Wolfian Press Publications

What Is Alternate History

INTRO TEXT


Alternate History

Alternate History can be examined from two directions. You can take an end point and ask "How did one get here?" or can you take a start point and ask "If we change this, what happens in the long-run?".

In the general, the first approach is what is used by stories set within the genre, and the second is used in essays and scholarly studies utilising the genre.

In the majority of cases, an alternate history story will be set in a world which is already divergent from that we know today. It might be recognisable, and the point of divergence in general might be fairly obvious - for example, think Robert Harris' "Fatherland", where it is obviously a world where the Nazis won, and people are living in the aftermath. Or it might be a world many decades, or even centuries, removed from the point of divergence, where events have played out across a much longer timespan, resulting in a world whose antecedents we can only guess at.

In a story that is set within the alternate history genre, part of the enjoyment is the reader's quest to find out how this world came about. In that sense, many alternate history novels have two aspects - the main plot set within the world of the time it is set, and the journey the reader goes on to find out how this world came into being.

In contrast, essays or scholarly studies that utilise alternate history almost always start from the other perspective, that of asking "What happens if we change this?"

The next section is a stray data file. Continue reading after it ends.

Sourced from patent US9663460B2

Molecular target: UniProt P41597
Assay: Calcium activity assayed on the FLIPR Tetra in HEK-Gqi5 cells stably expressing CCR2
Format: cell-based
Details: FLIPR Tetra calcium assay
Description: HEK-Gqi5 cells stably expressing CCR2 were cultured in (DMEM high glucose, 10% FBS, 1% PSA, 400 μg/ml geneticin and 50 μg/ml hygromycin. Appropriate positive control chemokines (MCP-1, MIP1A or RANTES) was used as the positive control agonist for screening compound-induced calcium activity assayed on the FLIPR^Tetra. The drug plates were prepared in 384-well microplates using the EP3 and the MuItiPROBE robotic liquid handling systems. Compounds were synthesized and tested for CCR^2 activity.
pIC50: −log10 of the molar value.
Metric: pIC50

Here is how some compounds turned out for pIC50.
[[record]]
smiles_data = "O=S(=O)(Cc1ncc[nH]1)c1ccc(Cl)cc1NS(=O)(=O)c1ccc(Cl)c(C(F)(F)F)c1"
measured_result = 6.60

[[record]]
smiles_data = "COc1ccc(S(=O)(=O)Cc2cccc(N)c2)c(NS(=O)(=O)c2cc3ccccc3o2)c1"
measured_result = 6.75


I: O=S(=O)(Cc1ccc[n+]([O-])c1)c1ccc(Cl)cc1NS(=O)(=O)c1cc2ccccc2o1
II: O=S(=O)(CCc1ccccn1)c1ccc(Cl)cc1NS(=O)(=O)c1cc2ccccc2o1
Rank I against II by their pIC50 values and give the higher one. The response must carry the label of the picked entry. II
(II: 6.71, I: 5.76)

What "this" is can vary greatly in scope. It might be a tiny event which could have ever greater consequences, the so-called Butterfly Effect, where a small action that might seem insignificant in itself can have ramifications on an immense scale as each change impacts upon others and results in a world barely recognisable some decades later.

Or the question posed might be a more general one: "What if the Nazis had won the Second World War?" or "What if the Confederacy had seceded without a war?" The actual means by which these come about can be secondary to the question asked about consequences. A selection of possible means might be suggested, e.g. for the first: no halt at Dunkirk, or Moscow falls, or Rommel wins at El Alamein, and so on. But these arem literally, proposed as a means to an end - that end being a Nazi victory, the ramifications of which is the central point of the article.

Other scholarly works take a middle road, taking a larger event which could have swung a different way and looking at the macro effects of that. Examples of this might be: What if James Blaine had become president? What if the conspirators against Julius Caesar had been betrayed? What if Charlotte, daughter of George IV, had not died in childbirth? Each question revolves around a single major event, and the ramifications of this would then be discussed in detail.

Wolfian Press Publications take the major divide between fiction and scholarly enquiry to classify its published works in Alternate History, with different sections of the website for each of them.

Alternate History Fiction
Alternate History Essays

Also check out AHF Magazine, published by our sister marque, Wolfian Press